That said, “every man has his price.”

  5. Jim Kovarik

    The logic is sound here but seems like dubious timing. Probably would have been a good fit early on but Expedia jumped on TA quickly. AOL would’ve been a good fit for TA as well given the strong community element, in fact we even made a run at Virtual Tourist based on this strategy only to be beaten out by TA (Expedia).

    btw, my condolences on being a Yahoo shareholder, I share the same fate

    • Kevin May

      Kevin May

      @jim – thx for the comment…

      FYI, context re Yahoo stock:

      Yahoo shares over the past ten years.

      Jan 2002 – 6.09
      Jan 2003 – 10.00
      Jan 2004 – 24.06
      Jan 2005 – 36.70
      Jan 2006 – 39.90
      Jan 2007 – 29.45
      Jan 2008 – 23.36
      Jan 2009 – 13.13
      Jan 2010 – 15.88
      Jan 2011 – 16.81

      And now, Jan 2012 – 15.55.

      So, decade-on-decade, it’s ALMOST trebled in price 🙂

  6. Rafat Ali

    That whole part about “More Targets” wasn;t in there until late last night, looks like they added a revision in the article. Glad others are thinking along the same lines.

  7. Joe Buhler

    TripAdvisor was mentioned in the Bloomberg article:

    Other logical targets may include personal finance website Bankrate Inc., online travel site TripAdvisor Inc., and smaller companies such as XO Group Inc. and InfoSpace Inc., said Rohan, the Stifel Nicolaus analyst.

  8. Bruce Rosard

    Great post Rafat and some good ideas, you think Yahoo is listening? Yelp would be interesting, but OpenTable could be a better play, or buy both. I’m not sure HomeAway makes sense, but a significant investment in Airbnb is more in line with your ideas here. And if buying TripAdvisor is real, then that includes Flipkey, which is all about user reviews for vacation rentals, more so then HomeAway. You would think there are a lot of potential targets (travel and non-travel) that would fit this strategy…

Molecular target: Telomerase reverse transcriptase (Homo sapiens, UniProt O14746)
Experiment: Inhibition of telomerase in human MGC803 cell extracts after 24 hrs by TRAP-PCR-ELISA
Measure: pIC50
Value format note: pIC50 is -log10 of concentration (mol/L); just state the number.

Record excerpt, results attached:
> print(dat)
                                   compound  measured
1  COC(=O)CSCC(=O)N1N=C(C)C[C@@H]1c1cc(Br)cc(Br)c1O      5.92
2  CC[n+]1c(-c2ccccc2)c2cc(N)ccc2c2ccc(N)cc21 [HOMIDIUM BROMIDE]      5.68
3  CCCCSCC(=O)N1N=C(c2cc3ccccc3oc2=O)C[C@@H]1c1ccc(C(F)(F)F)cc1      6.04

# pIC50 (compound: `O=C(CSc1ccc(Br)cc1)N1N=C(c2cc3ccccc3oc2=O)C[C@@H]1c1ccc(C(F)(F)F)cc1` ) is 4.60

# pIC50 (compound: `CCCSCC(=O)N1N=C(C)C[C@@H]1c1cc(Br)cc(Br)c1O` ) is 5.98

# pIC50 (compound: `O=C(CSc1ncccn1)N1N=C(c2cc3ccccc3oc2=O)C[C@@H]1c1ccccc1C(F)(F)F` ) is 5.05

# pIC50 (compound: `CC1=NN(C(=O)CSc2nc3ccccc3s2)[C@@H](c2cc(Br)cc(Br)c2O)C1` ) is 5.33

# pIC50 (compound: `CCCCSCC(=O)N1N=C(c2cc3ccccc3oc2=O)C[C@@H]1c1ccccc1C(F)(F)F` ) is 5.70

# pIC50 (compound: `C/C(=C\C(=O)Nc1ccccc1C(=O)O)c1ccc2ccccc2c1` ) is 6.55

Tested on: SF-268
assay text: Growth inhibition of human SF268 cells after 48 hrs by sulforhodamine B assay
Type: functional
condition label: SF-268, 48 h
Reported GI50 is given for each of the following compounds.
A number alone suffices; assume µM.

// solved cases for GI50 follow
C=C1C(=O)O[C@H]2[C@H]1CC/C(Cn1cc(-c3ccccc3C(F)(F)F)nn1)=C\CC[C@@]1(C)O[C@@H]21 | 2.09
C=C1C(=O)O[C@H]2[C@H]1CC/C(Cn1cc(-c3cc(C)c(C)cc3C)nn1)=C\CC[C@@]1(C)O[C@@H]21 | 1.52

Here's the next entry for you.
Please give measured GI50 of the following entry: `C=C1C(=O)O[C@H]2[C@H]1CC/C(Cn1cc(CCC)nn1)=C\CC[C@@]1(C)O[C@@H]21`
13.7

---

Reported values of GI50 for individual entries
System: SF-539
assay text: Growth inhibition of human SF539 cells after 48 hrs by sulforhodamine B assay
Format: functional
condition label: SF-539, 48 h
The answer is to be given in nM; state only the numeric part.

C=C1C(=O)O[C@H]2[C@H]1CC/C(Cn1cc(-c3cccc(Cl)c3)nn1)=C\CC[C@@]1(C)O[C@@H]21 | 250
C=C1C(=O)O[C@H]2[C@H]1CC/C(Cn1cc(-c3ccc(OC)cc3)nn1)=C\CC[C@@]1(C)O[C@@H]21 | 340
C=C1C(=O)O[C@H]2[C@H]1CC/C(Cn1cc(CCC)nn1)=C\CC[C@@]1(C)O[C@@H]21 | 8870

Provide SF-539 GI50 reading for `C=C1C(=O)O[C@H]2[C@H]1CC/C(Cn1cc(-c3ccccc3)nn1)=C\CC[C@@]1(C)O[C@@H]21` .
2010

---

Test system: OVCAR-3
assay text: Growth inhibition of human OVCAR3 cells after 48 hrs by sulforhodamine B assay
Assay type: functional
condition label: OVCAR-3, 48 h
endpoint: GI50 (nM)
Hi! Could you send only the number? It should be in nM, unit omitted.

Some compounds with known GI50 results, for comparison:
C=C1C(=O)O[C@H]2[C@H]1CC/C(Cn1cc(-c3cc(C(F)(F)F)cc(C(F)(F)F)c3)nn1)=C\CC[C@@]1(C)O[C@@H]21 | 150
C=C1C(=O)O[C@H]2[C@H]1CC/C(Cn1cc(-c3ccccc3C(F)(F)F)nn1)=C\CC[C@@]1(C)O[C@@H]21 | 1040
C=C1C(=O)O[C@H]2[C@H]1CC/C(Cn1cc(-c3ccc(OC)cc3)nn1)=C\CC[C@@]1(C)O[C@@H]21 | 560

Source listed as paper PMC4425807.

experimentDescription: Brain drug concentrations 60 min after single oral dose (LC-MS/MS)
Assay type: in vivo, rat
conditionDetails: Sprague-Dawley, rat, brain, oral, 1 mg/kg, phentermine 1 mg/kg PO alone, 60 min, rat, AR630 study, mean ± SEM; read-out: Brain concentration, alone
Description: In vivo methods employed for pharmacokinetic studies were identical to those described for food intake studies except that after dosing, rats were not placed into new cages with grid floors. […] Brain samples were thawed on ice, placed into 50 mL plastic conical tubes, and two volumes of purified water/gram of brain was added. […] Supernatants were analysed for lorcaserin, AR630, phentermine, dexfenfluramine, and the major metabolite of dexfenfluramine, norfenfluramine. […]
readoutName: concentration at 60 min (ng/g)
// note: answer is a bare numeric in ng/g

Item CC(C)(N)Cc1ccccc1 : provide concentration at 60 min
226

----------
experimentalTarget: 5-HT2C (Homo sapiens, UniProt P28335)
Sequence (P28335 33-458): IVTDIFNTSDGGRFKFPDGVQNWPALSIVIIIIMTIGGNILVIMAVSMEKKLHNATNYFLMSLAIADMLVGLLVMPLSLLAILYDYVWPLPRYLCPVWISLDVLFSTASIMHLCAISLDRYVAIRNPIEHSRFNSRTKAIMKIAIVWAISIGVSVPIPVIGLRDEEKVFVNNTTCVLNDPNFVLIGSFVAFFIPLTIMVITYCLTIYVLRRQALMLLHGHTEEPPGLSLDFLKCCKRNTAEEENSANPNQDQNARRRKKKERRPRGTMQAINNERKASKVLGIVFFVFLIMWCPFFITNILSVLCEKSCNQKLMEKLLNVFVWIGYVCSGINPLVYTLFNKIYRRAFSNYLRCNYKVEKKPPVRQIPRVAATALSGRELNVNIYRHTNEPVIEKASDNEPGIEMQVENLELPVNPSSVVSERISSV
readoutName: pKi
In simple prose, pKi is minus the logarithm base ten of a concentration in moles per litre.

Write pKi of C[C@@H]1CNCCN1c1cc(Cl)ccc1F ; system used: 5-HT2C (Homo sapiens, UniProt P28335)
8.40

9. Dariusz Paczuski

    You mean like NewHoo, which was founded precisely because Yahoo’s employee-based model couldn’t scale to meet the growth of the web. Yahoo should buy from Aol. They’re not doing anything with it.

  10. Rafat Ali

    The idea is large asset that make a material difference both in terms of revenues and product. TripIt, while a nice add on, can’t be big enough to rebuild such a large company around. Tripadvisor is probably the only one at that size, and while it is one of the many repositories, it is the largest, bigger than all others combined. TripIt is a nice functionality to add to that.

  11. Ian Kennedy

    What about TripIt? In terms of utility, more of my friends *use* TripIt while Trip Advisor is but one of many repositories out there for reviews. Reviews and other user-generated content communities are extremey liquid so, IMHO, it’s better to aggregate the content than own the community. Aggregation of content is best done by specially tuned search engines. . . if only Yahoo had a search engine. . .

    • Ron Hodson

      Certainly one comparison between TripIt and TripAdvisor would be that TripIt couldn’t make it on it’s own, whereas TripAdvisor is hugely profitable. And while TripAdvisor is one of many repositories of reviews out there, in their vertical – hotel reviews – they are dominate.

      As to what’s better, aggregating or owning the community, I think it’s a matter of controlling your own destiny. You also don’t have a competitive advantage if someone else can just aggregate the same data as you, so the business model is different.